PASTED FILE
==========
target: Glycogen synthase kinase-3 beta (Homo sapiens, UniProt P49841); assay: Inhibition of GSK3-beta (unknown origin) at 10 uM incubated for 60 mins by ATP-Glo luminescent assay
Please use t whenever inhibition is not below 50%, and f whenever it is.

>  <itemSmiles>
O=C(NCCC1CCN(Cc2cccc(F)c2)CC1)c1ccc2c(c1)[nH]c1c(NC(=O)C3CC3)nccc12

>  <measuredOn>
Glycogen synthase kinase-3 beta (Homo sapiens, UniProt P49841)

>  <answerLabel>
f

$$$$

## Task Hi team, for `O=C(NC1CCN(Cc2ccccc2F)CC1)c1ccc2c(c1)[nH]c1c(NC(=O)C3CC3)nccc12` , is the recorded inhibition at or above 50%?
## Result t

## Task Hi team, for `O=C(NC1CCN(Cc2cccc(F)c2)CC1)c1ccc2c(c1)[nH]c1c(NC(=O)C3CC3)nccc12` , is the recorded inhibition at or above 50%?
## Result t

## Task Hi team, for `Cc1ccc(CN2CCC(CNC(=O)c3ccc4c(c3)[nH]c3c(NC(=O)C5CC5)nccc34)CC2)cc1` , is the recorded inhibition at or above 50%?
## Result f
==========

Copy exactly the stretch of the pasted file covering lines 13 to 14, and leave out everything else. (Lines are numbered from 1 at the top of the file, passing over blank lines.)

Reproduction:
## Result t

## Task Hi team, for `Cc1ccc(CN2CCC(CNC(=O)c3ccc4c(c3)[nH]c3c(NC(=O)C5CC5)nccc34)CC2)cc1` , is the recorded inhibition at or above 50%?